Three months later (May 15, to be precise) the NY Times follows with an article about the LHC.  And nearly that same day (May 14) the New Yorker publishes a long article on the LHC. Of all these I think the New Yorker article is my favorite. The author seems just a bit more comfortable employing some technical terms while mercifully dancing around some topics that can be hairy to explain,

Arkani-Hamed spent nearly two hours trying to take me through the details of just one of these—the so-called “hierarchy problem.” In the process, he consumed four or five or six cups of espresso—even this I lost track of.

I also liked this bit,

The L.H.C. is a kind of Babel built underground. Dozens of countries have manufactured its components, and dozens more have lent manpower and expertise…. When I ate in CERN’s lunchroom, I heard people speaking English, French, German, and Italian, as well as several languages that I couldn’t identify. The place was so crowded that it took me five minutes to pay for a cup of coffee, proving the elemental truth that man can build a superconducting collider but not a functional cafeteria.

Despite a redesign, which does open up deperately needed space, the cafeteria still has problems.  The natural places to line up still end up getting in the way of everyone else.  Also, the silverware is at the entrance, when it should logically be at the exit after you know what you are going to eat (I hate to commit to a knife that I may never use).  Of course they did put napkins at the exit, but right before you pay, somehow insuring that I always forget to get one.

Finally, there was an NPR story on the the LHC back in April.  (Yes, another old article, but I doubt you have come to expect too much promptness from me.)  I missed the live version, but the NPR archive is a wonderful thing (they throw in some bonus web content too). Unlike a lot of science stories it left me with a great big grin.  Though the focus is on the enormity of it all and the quickly approaching startup, I thought they did a nice job of representing the science, it’s challenges and goals.  David Kestenbaum approaches the topic with just the right mix of respect and childish glee.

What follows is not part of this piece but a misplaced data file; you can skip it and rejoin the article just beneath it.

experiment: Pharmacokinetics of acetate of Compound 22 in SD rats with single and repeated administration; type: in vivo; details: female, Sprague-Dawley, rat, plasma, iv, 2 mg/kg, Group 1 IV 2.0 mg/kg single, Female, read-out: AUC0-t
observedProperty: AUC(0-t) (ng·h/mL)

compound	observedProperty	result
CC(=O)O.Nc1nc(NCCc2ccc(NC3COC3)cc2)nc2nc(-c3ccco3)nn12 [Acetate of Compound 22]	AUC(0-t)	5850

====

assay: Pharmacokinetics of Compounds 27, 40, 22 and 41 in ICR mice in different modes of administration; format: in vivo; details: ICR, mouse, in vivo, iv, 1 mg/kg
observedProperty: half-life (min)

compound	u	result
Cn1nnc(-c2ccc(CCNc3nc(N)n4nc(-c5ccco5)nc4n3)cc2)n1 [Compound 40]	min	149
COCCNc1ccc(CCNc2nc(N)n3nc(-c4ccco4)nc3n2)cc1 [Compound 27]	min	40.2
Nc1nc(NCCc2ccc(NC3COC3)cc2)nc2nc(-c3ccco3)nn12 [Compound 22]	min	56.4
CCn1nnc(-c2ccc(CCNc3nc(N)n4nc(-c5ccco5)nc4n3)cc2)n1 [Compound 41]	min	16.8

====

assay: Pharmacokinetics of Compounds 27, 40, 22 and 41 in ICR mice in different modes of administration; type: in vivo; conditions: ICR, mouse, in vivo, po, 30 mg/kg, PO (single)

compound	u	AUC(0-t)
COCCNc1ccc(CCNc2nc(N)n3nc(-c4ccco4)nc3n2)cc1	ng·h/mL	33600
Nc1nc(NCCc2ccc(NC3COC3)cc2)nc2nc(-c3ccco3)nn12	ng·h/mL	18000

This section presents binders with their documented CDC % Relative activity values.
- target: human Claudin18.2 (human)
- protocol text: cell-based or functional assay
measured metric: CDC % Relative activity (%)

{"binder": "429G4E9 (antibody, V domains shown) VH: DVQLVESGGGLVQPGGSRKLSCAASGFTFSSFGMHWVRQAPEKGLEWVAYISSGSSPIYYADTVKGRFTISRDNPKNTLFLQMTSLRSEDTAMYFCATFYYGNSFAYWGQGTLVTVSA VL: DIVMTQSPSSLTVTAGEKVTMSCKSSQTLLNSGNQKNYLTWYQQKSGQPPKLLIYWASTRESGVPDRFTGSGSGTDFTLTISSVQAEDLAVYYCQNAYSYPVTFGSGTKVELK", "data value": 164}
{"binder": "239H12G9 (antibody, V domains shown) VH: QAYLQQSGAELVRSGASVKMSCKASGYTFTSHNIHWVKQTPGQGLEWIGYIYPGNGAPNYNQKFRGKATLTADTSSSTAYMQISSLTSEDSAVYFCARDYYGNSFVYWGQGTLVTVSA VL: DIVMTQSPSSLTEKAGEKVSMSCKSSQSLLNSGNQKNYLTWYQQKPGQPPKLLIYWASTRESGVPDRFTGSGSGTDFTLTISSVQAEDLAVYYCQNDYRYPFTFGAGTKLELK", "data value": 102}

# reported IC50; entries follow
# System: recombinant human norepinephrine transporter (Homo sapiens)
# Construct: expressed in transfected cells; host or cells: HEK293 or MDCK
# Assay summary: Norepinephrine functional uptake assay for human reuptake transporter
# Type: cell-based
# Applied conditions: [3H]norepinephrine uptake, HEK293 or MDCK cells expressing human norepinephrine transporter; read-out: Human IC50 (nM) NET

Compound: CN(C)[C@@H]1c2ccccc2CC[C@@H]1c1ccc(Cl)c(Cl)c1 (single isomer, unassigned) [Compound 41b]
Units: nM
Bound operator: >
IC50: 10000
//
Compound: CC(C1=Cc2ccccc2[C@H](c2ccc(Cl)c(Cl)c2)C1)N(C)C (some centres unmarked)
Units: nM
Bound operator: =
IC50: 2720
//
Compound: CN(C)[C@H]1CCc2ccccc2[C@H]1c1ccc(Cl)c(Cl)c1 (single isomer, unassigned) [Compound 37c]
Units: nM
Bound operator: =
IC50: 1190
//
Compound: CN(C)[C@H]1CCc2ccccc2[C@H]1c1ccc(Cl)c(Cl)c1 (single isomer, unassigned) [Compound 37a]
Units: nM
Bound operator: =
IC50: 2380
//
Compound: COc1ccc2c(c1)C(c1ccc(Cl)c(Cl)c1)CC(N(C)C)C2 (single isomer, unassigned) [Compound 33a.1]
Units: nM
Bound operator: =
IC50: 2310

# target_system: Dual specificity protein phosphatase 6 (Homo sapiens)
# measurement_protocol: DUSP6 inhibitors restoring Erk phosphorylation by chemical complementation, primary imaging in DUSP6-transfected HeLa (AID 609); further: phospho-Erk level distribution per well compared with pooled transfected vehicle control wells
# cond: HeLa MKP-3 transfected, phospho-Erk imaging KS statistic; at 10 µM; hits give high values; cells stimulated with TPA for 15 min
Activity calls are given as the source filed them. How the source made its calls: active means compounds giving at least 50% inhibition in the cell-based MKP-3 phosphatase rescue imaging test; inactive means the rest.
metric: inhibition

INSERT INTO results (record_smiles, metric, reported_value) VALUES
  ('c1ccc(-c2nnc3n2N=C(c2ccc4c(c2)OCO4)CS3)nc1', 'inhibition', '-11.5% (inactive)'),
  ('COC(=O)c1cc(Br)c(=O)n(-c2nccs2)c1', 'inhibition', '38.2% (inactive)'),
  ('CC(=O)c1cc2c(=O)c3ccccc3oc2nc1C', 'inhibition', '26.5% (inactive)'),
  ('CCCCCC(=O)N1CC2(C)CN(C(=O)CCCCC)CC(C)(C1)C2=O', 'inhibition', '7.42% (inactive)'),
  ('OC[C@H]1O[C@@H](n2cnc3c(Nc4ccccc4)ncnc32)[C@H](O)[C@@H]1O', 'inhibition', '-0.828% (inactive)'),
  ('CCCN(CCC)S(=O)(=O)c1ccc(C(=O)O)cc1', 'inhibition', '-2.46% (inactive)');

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Day to Day Communications at CERN

I’m at CERN right now and I met up with Pascale and Giulia for a walk around Geneva. Giulia told me about an awesome video, a parody of another CERN video from back in the day. My favorite part is when they visit the professors lab at the end.

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Enjoy, and also check out the original.



This is mega cool: The Periodic Table of Visualization Methods (found via BoingBoing). It shows many different ways of visualizing data from Tukey box plots to Infomurals. The very nice examples pop up as you roll over the table. Oh, beautiful informational graphics, why do I love you so? If you love graphics in all their glorious permuations as much as I do, you need to run to your nearest book lending/selling establishment and check out Eduard Tufte’s work. I thought I owned two of his three most significant books, but I recently discovered that he has produced a fourth one, and now I’m really behind!

Log Animals page from Tufte book

By the way, on his web site Tufte lays some minor smack down on the iPhone for, of all things, the way it displays the time (scroll nearly to the bottom). The man doesn’t compromise when it comes to comas versus colons and I like that.

Speaking of Tufte, he was mentioned in passing in a course I’m taking this semester, Networks: Theory and Application. It’s not too surprising that his work came up considering how integral issues of visualization are to the study of networks. The course looks like it will be a lot of fun. It may not have much direct relevance to my research, but I’m excited about the material and the field seems to be a really popular one these days. The topic of networks is so hot it’s right up in everyone’s face(book) these days. The professor for my class even won a vote for Wired Sexy Geek of 2006, and I think the geek vote is just as much about the sexiness of the work as a pretty face. This brings me to the last juicy link of the day, for our first assignment in the Networks course we had to peruse VisualComplexity, which is a jolly good time. Check it out!


ATLAS on BoingBoing

ATLAS cavern, C-side, 7 Jan 2007